Decals, thirty in all, have been applied. The decals used are original Tamiya Rough Rider decals and are almost 30 years old! It’s surprising that the adhesive is still perfectly sticky after all these years. A good tip for getting decals nice and straight is to cut a thin vertical (top to bottom) or horizontal (left to right) slit out of the center decal backing to expose a small amount of the decal adhesive. Use the exposed adhesive to “tack” the decal in place and then align the decal properly. Once alignment as been achieved, remove the remaining decal backing and press the decal into place. As a shortcut, I simply pulled the decal backing about halfway back, cut off the exposed backing, and then put it back in place, slightly offset, to expose decal adhesive roughly in the middle of the decal.
Painting and decaling the spotlights came next. Decaling the front of the spotlights is a bit tricky because the fronts are so very slightly curved. This can lead to wrinkling of the decal and/or eventual “lifting” of the decal on the edges. To prevent this, I quickly clear-coated the decals once they were in place with Tamiya Clear. Make sure to press the edges of the decals down firmly to prevent clear coat from seeping underneath.
Painting the driver is not one of my favorite activites. It has to be done largely by hand with small brushes and I’m not very good at it. One thing that helps me do an acceptable job is to use a workshop magnifying glass to magnify the driver figure’s head. It tricks me into making the small and subtle movements necessary to do a good job. The results are “good enough” for me. Without the magnifying glass, it would impossible for me to do a decent enough job.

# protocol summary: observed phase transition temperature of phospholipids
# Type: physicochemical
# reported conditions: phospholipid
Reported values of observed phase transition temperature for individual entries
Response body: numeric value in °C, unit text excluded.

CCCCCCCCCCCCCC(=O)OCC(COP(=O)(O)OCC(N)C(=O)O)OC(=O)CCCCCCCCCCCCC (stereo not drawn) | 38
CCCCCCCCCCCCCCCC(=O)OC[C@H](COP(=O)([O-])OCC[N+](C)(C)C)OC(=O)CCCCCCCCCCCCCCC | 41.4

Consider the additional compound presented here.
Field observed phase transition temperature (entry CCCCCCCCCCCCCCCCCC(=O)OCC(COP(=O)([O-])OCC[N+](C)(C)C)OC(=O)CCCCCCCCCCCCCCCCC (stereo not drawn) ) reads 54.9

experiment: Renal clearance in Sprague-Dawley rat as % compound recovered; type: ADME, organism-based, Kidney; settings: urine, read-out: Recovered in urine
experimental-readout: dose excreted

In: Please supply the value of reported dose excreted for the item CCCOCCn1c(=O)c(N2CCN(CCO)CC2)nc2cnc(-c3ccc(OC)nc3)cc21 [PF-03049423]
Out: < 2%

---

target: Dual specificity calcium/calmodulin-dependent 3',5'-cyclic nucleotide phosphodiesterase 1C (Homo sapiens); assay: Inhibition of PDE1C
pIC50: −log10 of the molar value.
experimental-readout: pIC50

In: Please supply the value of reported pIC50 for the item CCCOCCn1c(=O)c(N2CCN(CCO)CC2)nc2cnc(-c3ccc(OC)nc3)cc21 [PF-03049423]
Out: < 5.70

White-lettering the tires is a real nice detail touch. Some people use a brush, but I got a tip from tamiya101.com to use a small phillips head screwdriver instead. It holds paint nicely at the tip, and you can use it like a pen to “draw” the lettering in between the raised lines.
It’s great to restore an old buggy like the one above, but it would also be great if we could buy one new for cheap (less than $1000). Can it be done? Yes! Tamiya has released the Rough Rider as the Buggy Champ. It’s slightly different than the original, but improved in a number of ways without detracting too much from the charm of the original.
Compare these photos of the new Buggy Champ to the old Rough Rider. Wow, pretty cool, even down to the box artwork and blister parts packaging. See my Buggy Champ article for more details on this incredible kit!
Vintage Tamiya Scorcher Video (and others) here.
Originally posted 2015-09-06 18:50:48.